The Bakersfield Californian from Bakersfield, California on September 10, 1936 · Page 17
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The Bakersfield Californian from Bakersfield, California · Page 17

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Bakersfield, California
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Thursday, September 10, 1936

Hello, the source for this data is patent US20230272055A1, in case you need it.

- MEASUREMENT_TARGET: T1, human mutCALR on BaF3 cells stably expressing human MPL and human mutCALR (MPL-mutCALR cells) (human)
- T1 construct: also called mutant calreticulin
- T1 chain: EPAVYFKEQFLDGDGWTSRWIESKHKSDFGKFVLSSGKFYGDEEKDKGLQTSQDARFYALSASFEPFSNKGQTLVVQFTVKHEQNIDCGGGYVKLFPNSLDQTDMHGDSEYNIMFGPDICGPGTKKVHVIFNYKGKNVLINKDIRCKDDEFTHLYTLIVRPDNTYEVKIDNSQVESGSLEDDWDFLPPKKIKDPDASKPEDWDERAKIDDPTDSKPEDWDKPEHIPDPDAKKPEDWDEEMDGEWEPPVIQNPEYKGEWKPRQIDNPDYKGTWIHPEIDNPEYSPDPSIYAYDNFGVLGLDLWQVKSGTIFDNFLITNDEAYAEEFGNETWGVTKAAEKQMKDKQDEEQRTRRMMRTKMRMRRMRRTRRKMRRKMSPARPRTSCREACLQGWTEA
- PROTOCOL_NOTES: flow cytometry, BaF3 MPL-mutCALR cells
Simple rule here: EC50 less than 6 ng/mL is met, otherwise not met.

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. h . - • • -''"> .- 1 - 1 : L ,1 IV t - '* I - I- ! F . - h '. n . I . - 1-h 'I.I 't .. L>I ^ ,.,K : .* ~> - 'A-: . - L v - * 4 I' * - - ,1, THE BAKlRSPIJltp CALIfORNIAN, THURSDAY^ SEPTEMBER 10, 1936 ' " •> -• '.'•: ^ "'• ' ' ,; •- :•• ..,-•'.- 'V''O .. ', ;' : ;* .^'^i ^r^^v ^^MMi - "< ; - : - •-.-,.-> \ , , ,-- . '. - -/'-„-. :;Viti <; A ,V_at-> •..-• : i^?i E .1 If -' r_ . I -.i -. - 1 i- - F ,1 .1 * ^ I. 1.' (ID IE Trojan Hopes Arise Better Football Season L Need Signal Caller Brundag'e Facing CriticalBarrage Defeat Santa Fe in Hot f attle Decided by Single Point COUTHBRN PACIFIC won the city railroad championship at the fairgrounds last night when It shaded Santa Fe, 4 to 8. The Es* pees came from behind during the fourth Inning to tie the score with three runs. It was In the fifth frame Hood became the hero of the night when he smacked out a home run to "clinch the game for the Es- pees. Bnglo pitched for the winners during the first five Innings and tho Saints socked him with four hits. Francis then took over the Southern Pacific mound and shut out the Santa Fe club for the rest of the night. * The winners managed to tag Pitcher Heber of Santa Fe four times during the fracas. Opening Game In a preliminary game, the Y. M. C. A. knocked over El Patio 9 to 3, The Y had too many hitters for the Patio club. Corn hit three for four, E. Heffernan averaged two for four —a record tied by Maddux. The Young Men totaled 11 hits during the contest. "VVattenbarger, Cowan and McCoy all pitched for the Y. M. C, A. El Patio hit each of these men just once, 6 Team to Travel Southern Pacific's ball club, members of their families and other loyal supporters will travel to San Francisco Saturday as the local club will play the Oakland Espees Saturday night. The Bakersfield car' knockers will leave here at 12:06 •a. m. Saturday on tho Espee Owl and engage tho Oakland club at 7:30 p. m. /-10NQRATULATIONS to Mrs. Roxie Donnally,' tennis champion in singles for the San Joaquin valley. Mrs. Donnally defeated Clara Buchnor, of Hanford in the finals held at Fresno. In additon to winning the singles championship for women, Mrs. Donnally was runner-up In the mixed doubles with Bill Laurltzen, losing tho final match. Mrs- Donnally is the ranking woman player in the county. Gordon Snow, local ranking singles player, recently won the singles tennis championship for the 20-30 Club convention at Stockton, a national affair. In table tennis, as the players call It, and ping poug to you and me, Francis Watson, of this city, was runner-up In the 20-30 Club tournament also at Stockton. Only First-rate Hurling Will Stop Club in Pennant Finals By LESLIE AYKRY (Vnitcd Press Leased Wire) TVTBW YORK, Sept. 10.—Tho Yankees are in. They received the I which tho Trojans have floundered checkered flag in the American dt ^ rln s tho past two seasons. League race after topping the Tho blfi <<if " Innn at u - s * C ' was T Mf n ntl - 1%% M « * Ambrose Schindlor, of hut year's Indians in the first game frosh, who appears on paper to havo of a double header yesterday, leav-l tjie 8tuff fron ^ which Couch Howard ing the late By RONALD WAGONKR United t*res8 Staff Comspondemi T OS ANGELES, Sept 10.—Upon •*-* tho hefty shoulders of an untried sophomore quarterback apparently 1ms boon placed tho burden of guiding tho J93C University ot Southern California football team from the grid morass In Lyman (Bonus) Russell, me, im Oklahoma boy, will occupy tho block- NEW YORK, Sopt . 1 0.— When Avory Brun'dago roturnn homo lato this month, he'll stop right out of tho Olympic frying pan Into the amateur nthlotlc union Uro. Tho American Olympic committee and A. A. U. hwid. crltlcliscd for SHELL AND CLASH -,^| :•.•'•'•• ;l*l * *. right half berth, an important I handling of the Olympic uthlcU>H. a hngn Rllvcr tMip nud will bo chatn- CH13LL OIL will make a second *-* nnd what may be final attempt to cop the city softball champion- whip tonight when it meets Blnger A. C. nt 7:30 o'clock. If the Shells win the? tilt, the uocond in a two out of throe tturtos, they will ho given Houston >VRH awnnlod tho baseball world to gpocu- Hapdin * Jonoa moulded All-Americn on which National League pitching corps could hope to si- tho big guns of tho Bronx bombers In the coming world se-1 If ho delivers liko hopeful Trojan rles It takes top-notch pitching -I*" 18 beliove ho w!U ' u nmy bo u w * quarterbacks in the by go no days of Mortey Drury, HUBS Saimders, Coi- tbn Warburton and Orv Mohlor. Schtudler has speed, power and shows promise of field 8. P. AB. ,V.C'rU'n ( rf Hood, cf >:nnle, p.lf Vraneb,U.p WlllUred. Db Jijimna'n.Sb .Ii.C'to'n, Ib Fabbtn, ea Collins, o • 3 3 a n a 2 a 3 I n. 0 i 0 1 0 1 1 0 0 n. 0 i 0 1 0 0 1 0 I SANTA K. 0 0 0 0 0 0 0 1 1 FE - AB. P06.M Croson, lb Waller. 2b Onmger, If Heed, cf Mr«ra, 8b Heber, p H'tch'iu'n. o HTzn'n. rf • 2 4 8 n a 3 3 3 8 •^ It. 1 1 1 0 0 0 0 0 0 H. 1 1 1 0 0 0 0 0 1 B. 1 1 1 0 0 0 0 0 0 Totals 23 4 4 2 27 8 4 3 -^—^ -^ Big Ten Gridders Start Practicing (United Frost Leased Wire) CHICAGO, Sept. 10.—Six hundred Big Ten athletes answered the opening call today of the 1936 football season, which found Minnesota and Ohio' State once more bristling against the field In the middle west The co-champions weathered heavy graduation losses and ranked as favorites for the second consecutive season since they do not play each other. With tho opening drill, Harry Stuhldreher, member of the famous Notre Dame Four Horsemen a dozen years ago and former coach at Villa Nova, Pa., officially set in motion his new athletic regime at Wiscon- «ln He replaced Athletic Director Walter E. Meanwell and Coach Clarence W. Spears in a drastic cleanup of the Badger athletic department during the winter. Stuhldreher called out a squad of 48, smallest in the conference. Sixty- nine greeted Bob Zuppko as ho began his twenty-fourth year at Illinois, Bernie Blerman Issued invitations to 66 Minnesota candidates, Lynn Waldorf called 65 at Northwestern, Francis Schmidt at Ohio State, Osslo Solem at- Iowa and Harry Kipke at Michigan, all counted on 60; Bo McMillln, Indiana, and Noble Klzer, Purdue, had 56, and 50 answered Clark Shaughnessy at Chicago. Minnesota and Ohio State will OTHERS FLY SOUTH FOR L. A. AIR SHOW In addition to those already mentioned, Transport Pilot Toin McCart took John Hemingway, Thelma Kirkland, Tom Nisht- moto, Don Wheeler and M. W. Tibbetts south for the air races at Los Angeles. One way of avoiding the tribulations of parking and the hazards of the highway is to fly. Less than an hour down and the same time back over tho air route, with a careful pilot at the controls and the big plane steady as an armchair— that's the way to go places. Speaking of flying more than one hunter Is planning to avoid the heavy bombardment and risk of life in hunting in Uio more congested areas accessible by automobile, by flying with Transport Pilot Prank Don Carlos into remote meadows of the Sierra. According to a news story Don Carlos has his powerful Cessna all tuned up for the mountain trips from the airport here. JIM MURPHY CHAMP HUNTER OF FIREMEN Jim Murphy, who plays around with his bow and arrows on Sundays but who employes a "thutty- thutty" when he gets down to business, is probably the champion deer hunter of all city firemen. If he Is not let others extend their claim to tho title. Jim has bagged his second deer this year, a four-pointer weighing 160 pounds. This makes the fifteenth deer Murphy has killed since a resident of the county. Lloyd Baker, 16, of Taft, with Murphy during his last hunt, shot and killed a 140-pound buck. Murphy and Baker hunted In the Salisbury Canyon region of tho Cuyama district year—for Schlndler will have play stop them, as is easily soon from I mates alongside of him who look their record of clinching tho pen- eood nan* until ifl rrn>^,,« \*ft *« v»i rt ,. Chief cause for pre-Honson cole- nant with 16 games left to play. hraUon lnBldo the battoroc! walls of and none of the National contenders Troy is the presence of tho first seem to have tho twirling strength likely looking pair of tackles ninee to down them Only Carl Hubbell the famous combination of Ernio of the Giants, Dizzy Dean of the Smith ami Toy Brown. Tho younpr Cardinals and Larry French of the and husky hopefuls are Don McNeil Cubs appear dangerouti. With 164 home runs and Kay George, who played to- to- their I tfether at Loyola Hisrh School in Los credit, tho Yankees are almost cor-1 Angeles, and who were outstanding tairt to better tho all-time mark of stars on tho potent Trojan frosh 173 set by the Philadelphia Athletics squad of 1335. In the time it takes a dog to turn around when he goes to bed, or less, Harry Conron and Anpus Crites shot their limits of doves the other evening. PREVENT FUIES LUDOLPII LEADS LOS ANGELES, Sept. 10. (A. P.) Wee Willie Ludolph of Oakland climbed back into tho top upot among Pacific League pitchers, finishing the week ending Tuesday with a season record of 21 games won and six lost for a percentage of .778. Dick Ward of San Diego, with IB won and G lost for a .750 average, lack some of the sparkling perfe.o- 'was second, and Los Angeles' Jack tlon of their great predecessors. National prestige of both may be splintered somewhere along their heavy nonconference schedules but within the circuit they have no equal at present. Diamond Dust (Associated Prea* tented Wire) Monte Pearson and Ixm Gehrig, Yankees—Former's eight-hit pitching stopped Indiana In twin bill opener; latter hit homer and drove in seven runs in nightcap. Llppy Durocher, Cardinals—Hit five singles and drove hi two runs In 3-1 win overs Bees. Sulveson moved from fourth Into third position with 20 won, 7 lost and a .741 percentage. WINTER BALL GAMES TAPT. Sept. 10.—Now that tne San Joaqutn Valley League Is over, Fellows, the team that won both the first and second half play-offs, and Taft will unite forces and play a series of winter games under tho namo of tho "West Side Merchants Jn 1&32. Leading tho circuit by 18 games, there is excellent reason to believe that the Yankees will establish a new American League margin for winning tho pennant. Another two-game advantage, and they will top tho record of 39 set in 1927 by tho original murderers' row, which had Ruth, Gehrig, Mouse! and Loz- zeri. However, Colonel Jako Ruppert has made ample replacements, and tho new murderers' row has six members instead of four. Qehrig, Bill Dickey, JOG Di Maggie, Jake Powell, "Rod" Rolfo and George Sol- kirk, all pasting tho ball at better than .300, make tho Yankee lino- up 'one of the most formidable ovor known. Besides Lazzeri, tho only regular on the .team hitting less than .300 Is Frank Crosetti. He is hovering around .200. Manager Joe McCarthy also has two pitchers high In tho batting columns, Johnnie Murphy and lied Ruffing, with percentages of .3C7 and .816, respectively. Pearson Master Stroke Looking back on the drive to the pennant, It appears that the acquisition of Monto Pearson from the Cleveland Indians lost winter was McCarthy's master stroke. Whon Lefty Gomez failed it was only the bri])l:mt pitching of Pearson which enabled the Yankees to clinch the flag on tho earliest date In American League history—four days earlier than the 1927 Yanks turned the trick. Pearson had the honor of twirling hin team to a mathematical certainty for the champlonshiy yesterday. He limited his former mates to eight hits OB the Yanks 'romped off with an Jl-to-3 decision for his eighteenth win of the your. In tho second game tho Yanks won out 12 to 9. despite bolng out hit 16 to 10. It was the old story of extra base blows. Lou Gehriff's four-base wal- lap with the bases loaded In the qecond inning was tho feature. Grip Second Place The Chicago White Sox took a better grip on second place by ending out a 3-to-2 decision over the Boston Red Sox in 13 innings, Tho Washington Senators climbed Into third by walloping the Detroit Tigers, 11 to 4. Philadelphia at St. Louis was rained out. In the National league, tho New York Giants' leading margin wan lesHoned to 4^ games over tho Ht. Louis Cardinals as they split n double-header with tho Cincinnati Reels while the Cards grubbed out a 3-to-l victory over Boston in IB Innings. Tho Giants won tho first game, 4 to 2. then succumbed, 3 to 2. Tho Chicago Cubs slipped to a game and a half behind Ht. Louis by dividing with tho Philadelphia Phillies, triumphing In tho opener, 10 to 3, then falling In Iho 12-lnnIng nightcap, 5 to 4. Brooklyn scored three times in tho ninth to beat Pittsburgh, 8 to 7. McNeil Is 18, stands « foot 2 inches and weighs 203 pounds, Even taciturn Conch Jones, grown overly cautious by his sad experiences of the last two seasons, grudgingly admits McNeil has about everything ho usually expects In n tackle, scales 197 pounds and is not as as hta mato. However, George Is built clotw to tho ground, is strong and has staying qualities. Ounrd Prospects Jones also believes ho has a running guard in tho person of Owen Hanson, who may Htaok up with Johnny Baker and Aaron Rosenberg, of AH-Amorica fame. Ilunsen, a blocking back last fall, was converted during spring practlco. At standing guard, Joo Prelnlngpr, who played last year, will find his position challenged by four good mon, Including Karl Haas of the Frosh. The center job has posted tt "no vacancy" fi^n, ns it IH concwioil that barring tmmo calamity thut borth will bo orr.upiod by Captain (ill Kuhn, ouo of tho beat Trojan centers of recent years. Strong on Ktuls Troy should ho strong In I1u»,ond department with Bill (Julnford, a loading coast pass snatcher. unii Gone lllbhs, another dependable vol- eran. on hand. Hay We.hbu. H Noph- omoro, may squooKo In ahead of one of the oldsters, however, because he is proficient at tho ond-around, a trick Coach Jones delights to spring- on tho opposition. Ralph Stanley, another stellar sophomore, will complete the fit'Rt string- end layout. Sophomores will dominate* the backfleUl, headed by the redoubtable Schlndler. It was believed Unit all veterans with the exception of Davy Davis, the fast, quarterback of last season, will bo outshone by new- corners. cog- not filled to satisfaction »lnro i w tn find n feud brwln« over iho the days when Mrnto TMnkert led the. locution of tho national oonvonUun. Interference. Coyo Dunn. 10, n San j plegan. who played on tho fresh laal j convention at the Uwi meeting. Now fan, Is ahead of his opposition for | n nm jj volo J H first call at left halfback. f iilllmoU Post Puztto The fullback post is a piui&lcr. Qlenn Thompson, who showed promise last fall, was regarded HA Hr»t string standout, but reportedly hay had trouble with tho faculty con pUins of tho Open, Industrial and Senior loops. Tho Binders an? out for the cup with blood in their eyes. They were bolnff taken nmoiiKJshut out, 5 to 0, i» th«> first g-ame of )vernors on tho ml- the final arrles but have determined to do away with any sloppy field work. Members of the Athletic Club tho A, A. U. pin ministration proposal to shift the mooting to rhirugo. Tho vote will close Ortobor 1«. Dosplto Kxeoutlve Soeretary Daniel J, Krrri.s* statement "there's no p'olitioH In the proposed shift,'* the corning his classroom rating. Thomp- ! Pi""Pf>snl bus served to line up rlvnl son Is trying to straighten out tho t f«ctlon« records and rocelvo a professional okay for duty. Angelo Peccianti, a hard-hittlnK Bophomoro, was used at fullback during spring practice and ' may got tho call. ! Tho Trojans will play a typical' "killer" schedule alonjc with tho other Coast Conference toanw. Included arc Oregon State, Orojron. University of Illinois, AVanhington State, Stnnfon), California, WaHhintf- ton, IT. C. I,. A. ami Notre I)am»>. "It's a tough schedule," opined Headman Jones. "1 can't count on too much success In point of vle- torloH from a new group of boys, but I think wo will bo strong enough to give any of theso teams a battle they'll remember." Jones admitted that ho wa« glad to see such a large, situ ad In view of the conference which eliminated non- tilts and tho usual 8ranu»R in which the big time tennis warmed up before Important contents. much the same tn '* debated whethto support the Olympics. Bees Will Engage L. A. Team Sunday \VIIITl,Kn MAKKS CALKNDAKS ', Mich.. Aug. 18, (U. P.)—Souvenirs* and all aorta of other gadgets carved, whittled nnd sawed from nut urn I blreh and other woods eov.M-ed with bark are. turned out in believe they will win if they can get by Champlin, stellar hurler lor the on club. Long will pitch for the A, C. Following the game between Bin* ger nnd Shell, the Y. M. C. A. and Xonvalk Gas will tangle at S'JJO o'clock. The baselines are to be 60 fpet each, the pitcher can balk and players can lead off banes. This should make for a fast game and la expected to become popular here. If the fans like tbo new system. It may b« adopted for next season. On the Industrial field, the Fire Department will meet Standard OH at 7 p, m. ^^^A MM«* CAMERA PKOVE8 IMPARTIAL 'PASADENA, Auir. 22. (U. P.>—A motion picture eamera and Kletg lights set up to obtain evidence apralnst Intoxicated drivers proved 1- - too much for a member of the po- Iurir<? numbot-H by H<>rt W. Cook, who j Iioi> force. Ho rode a bicychj into operates his litilo fnotury hero In an ! tht> glar« of movie lights and when nbamlcmod Hiorehouso of an old ' complaints were filed, the movie inino. ri(H produrtA rnngo from can- | oainora produced unmistakable cv!« to calendars. | dence as to his condition. i iext Sunday the local Bee baseball club will meet the U A.. Ath- club at Recreation Park here, p. m. The last game played here, Sunday, AugtifU SO. Th«Hoes took n hart! defeat. af the htindtt of the Ventura club, in 10 innings, although U wfts on« of th« best games of the Benson. Tho Low i Angeiea club IH rated ono of the best semi-pro clubs In the south ami no doubt the local fans will have an opportunity of weeing another very fast game, a» Iho Hees have been playing a fant prade of ball, undnr their new field manager, Payne. YOUNG FELLOWS GOING TO SCHOOL INSIST ON CORDUROYS Bud Oakley Leads SunseUrolf Play (Associated Prf*#s Leased Wire) T..QB ANGELES, Kept. 10.— VOUHR Bud Ooktay paced nmre than 100 golf era out over tht* nc-roml round of tho $1,000 Sunset Fields opon today after a par shattering «6 Hcurod on the Initial IK. OaUloy, unlu-nildod, canU'il n 33-33 for the 72 par cour«o. Trailing with a 36-S2-<17 WHH Art Hell of Mldwlek Country Club. Stan Kort.es, Clover Fiolds, 35-34-U7. and Olln Dutra, Wilshiro Country Club, 8Fi.3r.-70. TIwI with Dulra wore Jack GalnoH. Oukmont, l,loyd Man^rum, I SunKftt KU'ldH, Joe Kohliwon, Hrent- wood, Pat Abbott, Altudena. und Charlie UueMt, .Stadium and TIKES BATTERIES CAR RADIOS HOME RADIOS Silver!own CONQUERING HEROINES RETURN Suede Jackets Here's why we SMV *'insisl *r * on Hough Rider Cords" because Ihey have more of what il lakes !o give in satisfaction for quality, style and wear. Hough Hitler Cords eome in I wo qualities -of eourse, we recommend Ihe hotter ones, but still, whichever you select you'll find a full measure of value. Let u& show you t. 1 these Hough Hiders tomorrow. Other Cords Priced $2.95 If you want something dressier choose Men's Hough 1 Aiders of smart woo) fabrics — the lust word in stvle. *• $4,95 $5,50 $6,50 to $8,50 Cossack Jackets lac Portland Rides on to Double Victory Port lane) rodo hard on the r«Ht of tho Coajst ten guv today a« thr vern doublo-triumphed over nnd Sun Diego took a pair of Intfs from Han Kranclsco HeaKs. The Ht-avet-H lout the league to San Diego Ttteadny by Inif to Hcttttle while th*' J idle. Uiwt niKht'M 8-7, 3-1 result N put the Ueavore our* and a half ahead of (he padres. Place oHplrutionH of Oakland were also dampened whon Hnora- j iitf-nto fdg^i out a 7-tf vicfury In Kt( ttiningfi* mid although the Aeorn» j took the nlKhtrap. S I. they found j (hemHclvoM ihrei! and a half Kutin>n J behind tho lrrui*uo I'-aOerH with six gamew left In the m»uHon. Tho Kan Fnmcl*eo MlH«Jon». out of theflrHl-divlHlon rare, today found themselves faced with a buttle, for the fifth place. L,os AiiKelen a double defeat on the H*xiH P C-4 C-l, and went Into a tie with this men of Kainm. You'll have -to have some kind of jacket for school wear, so we suggest one of first-grade suede leather, Cossack style with button front. Sports Jackets $10.50 New (ilen (Maids with zipper front, Inrge collar, leather lining, two- button cull's . . . slash pockets . . . guaranteed water repel Ian t. Your choice of gray or ton plaid. Phoenix Socks \ll-wool Cossack jacket in (ilen plaids . . . combinations of maroon, navy and royal. Just the smartest thing to wear with slacks. Pig-Grain Goats /ppcr A real run I for en in pus Usih notion buck, fronl, slash s, bnrklo ruiTs; inod will) fjcnuino u" lining . . . mahogany ur \valnui siuule. Jockey Shorts OJCT33 PHONE 729 A Bcrcechlng welcome, climaxed by a parade down Broadway to the city haU after the New Tork^tra- ditlon for rreeUng he rot*,^ WM accorded (he lartroat contln«ent of United 8tatea Olympic team athletea to yet return froi^t Oer* many. Happy to be homo, a bovy of women etans \\TIV«^ from tho car In which they were pa* nutod Piles Go Quick! 25c 35c 50c ^^r • ^^^ ^H ^K ^h ^^ ^^ ^m— m- 50c Without 8olveH_or Cutting Itching, bidding. pr«>trudinir piles are caused by bad clrculutlon of tho blood in the lower bowel. The purls becomes w<*uk. flabby, and Ufel»«». Only ai\ internal remedy can r«movo the cause—tlmt'8 why imJvea. sup- posltoriea and cuttlnK often fall. J&. l*onhardt f « rnedlclno. HI3M- ROJB, uucceeda becauao It reliavon ronKeKllon, re*torfiH olrctjlatlon— heJp» to bca) and wtronjrthen th« Made by Phoenix, wearing qualities short or regular length, medium, li^ht or heavy weight. Wide range of handsome patterns* The original Cooper's jockey shorts, with "Y" front for comfort and support. Alhletic nhirls of line-t'omhed cotton to match and at the MIIIIC price. Riven quick, nafe and la*tin* relief to thou»and*i of Pile fiufforem. U WJU 4a thft wtrne for you or money back. KimUaU & stone and drujc- KWta everywhere sell H1flM«|iOI0 with this cuorint**, Adv.i M*it r * Shop—Main Floor nouncmg A NEW SERVICE TO THE MEN F AKERSFIELD cur rCR r Modcaim. Drock>. X^ and FASHION PARK Join hands in bringing lo you the finest clothing produced in America. FASHION PARK Clothes are noted for Stl nd 1'AceI lence Ihe design iind lit of these garments luis earned an enviable reputation throughout Ihe rounln ^•,'f h. Hand needled by I lie most expert craftsmen i n Hi e industry, assuring the utmost in comfort, luxury and satisfaction . . . yet they cost no more than ordinary clothes We are proud to announce this new service as it brings you the finest clothing pro- luced VII are cordially invited to view this new Fall display of Fashion Park Clothes. '-F ,-f 1* "' AIEN'S SHOP M AIN FLOOR - -Ij ' I MV*4'>trt .1 ^rfeffii